my lovely hibernation

I’ve been nesting lately. It’s that time of year, I suppose, although animals tend to build their nests in Spring, don’t they? Whoops. Better said I’ve been preparing my hibernation den. Or perhaps even better said I’ve been avoiding certain things like the plague (like getting back into a writing routine), or avoiding certain things (like writing) by playing games about the plague.

I jest—I mean I did love that movie Contagion and The Black Death holds some sort of fascination for me, but that plague game was a momentary digression, something I assured my friend Catherine who found it quite appalling that I should even entertain such darkness in my usually quite bright life.

We recently saw Bon Iver together (with my daughter the musician who took the picture and who had a test the next day…what a bad parent I am!). Catherine mentioned my foray into plagues that night. This was around the time about 3/4 of the way into the concert when I realized I was, I believe, the oldest person in all of Radio City Music Hall (my daughter assured me I wasn’t, pointing to the sole couple on the balcony who appeared to be over 30—they left early). This was in between the moose-like moans, mad drumming and ethereally beautiful sounds and flashing colors which nearly gave me a migraine and made me think of the Northern Lights. Maybe it was that video, or the fact that when I first heard of him it was just after he spent some time hibernating/creating in the north woods of Wisconsin (even if there aren’t northern lights there, I like to imagine there are). Mr. Vernon and his 8 male bandmates (gender important only because the music seemed so testosterone-filled) were amazing.

Maybe what’s been keeping me away from seriously committing to my writing is the fact that my magic trackpad is indeed magic but makes my wrist hurt, and my mouse scrolls only in one direction which makes it quite impossible to slide down the page. Or maybe it’s that watching my cat sleep makes me smile, or cooking up concoctions like coriander-basil-almond pesto brown rice with scallops (yum) takes time. I’m entranced by a novel about a murder on a plantation (The Cutting Season), knitting my first pair of socks, getting a grip on our finances and learning how to text with both thumbs instead of just one. I’m quite enjoying my hiatus, you see.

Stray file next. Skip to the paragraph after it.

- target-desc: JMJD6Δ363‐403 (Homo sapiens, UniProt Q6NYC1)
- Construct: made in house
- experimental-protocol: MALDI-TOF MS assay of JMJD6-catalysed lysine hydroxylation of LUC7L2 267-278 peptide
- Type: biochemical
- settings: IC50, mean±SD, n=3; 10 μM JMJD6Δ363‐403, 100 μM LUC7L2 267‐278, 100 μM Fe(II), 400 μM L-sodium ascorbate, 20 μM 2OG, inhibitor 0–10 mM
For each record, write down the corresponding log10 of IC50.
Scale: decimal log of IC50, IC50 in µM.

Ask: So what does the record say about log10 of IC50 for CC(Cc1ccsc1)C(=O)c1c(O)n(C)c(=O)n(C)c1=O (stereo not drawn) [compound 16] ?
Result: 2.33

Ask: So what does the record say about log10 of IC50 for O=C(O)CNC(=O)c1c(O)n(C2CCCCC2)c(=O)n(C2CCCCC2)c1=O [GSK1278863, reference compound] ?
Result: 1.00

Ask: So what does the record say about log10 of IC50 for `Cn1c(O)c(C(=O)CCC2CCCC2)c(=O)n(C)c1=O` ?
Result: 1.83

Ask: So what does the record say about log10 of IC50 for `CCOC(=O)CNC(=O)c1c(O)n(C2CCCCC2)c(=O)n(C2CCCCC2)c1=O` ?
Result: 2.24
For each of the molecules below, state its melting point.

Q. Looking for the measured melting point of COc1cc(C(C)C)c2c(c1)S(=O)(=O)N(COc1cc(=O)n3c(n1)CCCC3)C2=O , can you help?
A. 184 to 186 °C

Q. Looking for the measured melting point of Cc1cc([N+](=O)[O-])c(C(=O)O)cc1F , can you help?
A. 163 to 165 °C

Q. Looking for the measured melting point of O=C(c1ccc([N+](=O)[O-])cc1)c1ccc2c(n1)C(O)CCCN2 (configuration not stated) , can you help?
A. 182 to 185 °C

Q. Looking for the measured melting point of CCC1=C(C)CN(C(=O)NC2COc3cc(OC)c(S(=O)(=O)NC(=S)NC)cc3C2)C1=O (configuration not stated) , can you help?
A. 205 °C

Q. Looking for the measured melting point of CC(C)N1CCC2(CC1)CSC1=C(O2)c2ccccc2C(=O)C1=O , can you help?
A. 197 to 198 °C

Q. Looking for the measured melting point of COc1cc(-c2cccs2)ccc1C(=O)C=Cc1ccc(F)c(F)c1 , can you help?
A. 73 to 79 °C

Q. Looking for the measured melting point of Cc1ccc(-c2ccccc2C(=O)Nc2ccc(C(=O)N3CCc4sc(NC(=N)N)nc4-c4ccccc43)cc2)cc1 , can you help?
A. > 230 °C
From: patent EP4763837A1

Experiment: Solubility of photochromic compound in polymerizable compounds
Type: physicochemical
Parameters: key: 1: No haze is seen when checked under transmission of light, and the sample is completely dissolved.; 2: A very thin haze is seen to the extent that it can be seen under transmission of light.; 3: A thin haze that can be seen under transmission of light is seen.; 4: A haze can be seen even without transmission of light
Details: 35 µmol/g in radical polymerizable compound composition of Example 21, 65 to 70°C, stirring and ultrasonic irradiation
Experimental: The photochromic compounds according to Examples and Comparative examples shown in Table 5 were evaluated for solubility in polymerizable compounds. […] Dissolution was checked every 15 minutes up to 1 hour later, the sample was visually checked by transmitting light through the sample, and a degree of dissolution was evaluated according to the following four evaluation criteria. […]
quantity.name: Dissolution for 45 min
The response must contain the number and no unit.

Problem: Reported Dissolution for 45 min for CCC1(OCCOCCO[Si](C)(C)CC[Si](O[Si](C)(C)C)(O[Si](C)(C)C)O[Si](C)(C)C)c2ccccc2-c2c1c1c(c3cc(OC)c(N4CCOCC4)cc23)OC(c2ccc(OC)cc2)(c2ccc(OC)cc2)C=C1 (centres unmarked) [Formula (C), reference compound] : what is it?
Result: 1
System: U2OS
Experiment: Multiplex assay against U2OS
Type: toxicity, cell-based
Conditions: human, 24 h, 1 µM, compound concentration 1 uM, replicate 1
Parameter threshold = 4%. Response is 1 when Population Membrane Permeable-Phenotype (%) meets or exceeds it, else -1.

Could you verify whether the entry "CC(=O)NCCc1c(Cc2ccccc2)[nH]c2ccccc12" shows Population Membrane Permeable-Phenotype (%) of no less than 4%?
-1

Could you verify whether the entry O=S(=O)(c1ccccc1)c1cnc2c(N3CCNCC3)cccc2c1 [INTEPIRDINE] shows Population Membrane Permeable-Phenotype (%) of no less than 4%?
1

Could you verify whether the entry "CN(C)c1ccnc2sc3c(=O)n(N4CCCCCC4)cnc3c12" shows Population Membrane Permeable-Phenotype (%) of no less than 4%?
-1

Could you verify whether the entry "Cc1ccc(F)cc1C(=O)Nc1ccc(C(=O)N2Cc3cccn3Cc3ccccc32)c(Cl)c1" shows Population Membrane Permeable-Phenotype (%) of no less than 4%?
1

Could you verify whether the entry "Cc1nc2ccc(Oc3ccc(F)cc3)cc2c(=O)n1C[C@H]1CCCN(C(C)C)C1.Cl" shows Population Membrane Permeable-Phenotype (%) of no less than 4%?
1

Today I caught the end of the movie The Quiz Show. It is a favorite in our household, and seems to lurk about in its own hibernation den waiting for us to turn on the tv (relatively rare event, unless Man. City or Arsenal are playing or Survivor is on). We are loyal to our likes, in a way (the significance of this to be seen later in my post via the app I recommend).

Back to The Quiz Show… It is a cautionary tale. Ralph Fiennes portrays poor Mr. Van Doren as a good if socially awkward man seduced into a lie which snowballs until he is forced to admit his wrong. But the moral tale is clearly flawed, for he was corralled into fessing up and rather than being rewarded for his honesty with a clean slate and a new life full of hope and redemption, he takes the hit for the others who then go on to fame and fortune. Realistic recompense, I suppose. Vilified, he retreats to the contemplative life to which he was no doubt better suited.

There is a telling scene when the network president prepares to testify before Congress. He’s not in the least bit nervous about the fact that he was complicit in the deception, in the bribery, in the lies. He calmly chuckles about his golf game with one of the congressmen about to interrogate him. The old boys network lives on.

Today I read of research on oxytocin, that lovely hormone which surges when we make love, when we curl an infant to our breast, when we share intimacies with a close friend. The study further examines its role in bonding us not to just anyone, but to our clan, to those like us, to the horde. It’s what saved our hides in the past, this gut knowledge of who we should trust, who we should follow, but now it’s what makes enemies out of those who may well be our allies, foments in us ethnocentric biases which no doubt have a role in all the insanity, the crowd-fueled hatred we see on every newscast and that which inspired it.

Keep hope alive… maybe this is a good time to share this picture I found taped to my daughter’s door.


When I’m not oohing and ahhing over lounging cats and not one but two artistic daughters (and lest we forget an equally stellar son) I’ve been working on focus, on paring down my media diet and the way I spend my time in ways that will allow depth and presence and not this frenetic pacman-like munching of bits and bytes which nourish for only a few moments but leave me hungry.

I loved loved loved this little manifesto, Robin Sloan’s free little app called Fish: a tap essay. I would, if I could, slip it onto everyone’s i-everything during the night so that they might find it in the morning. It puts into words exactly the way I’ve been feeling of late. I’ve also discovered this lovely (love love love, it’s the oxytocin flowing through me, I guess) place called “The School of Life.” Sunday sermons, and bibliotherapy…almost makes me want to move to London and just camp out on their doorstep.


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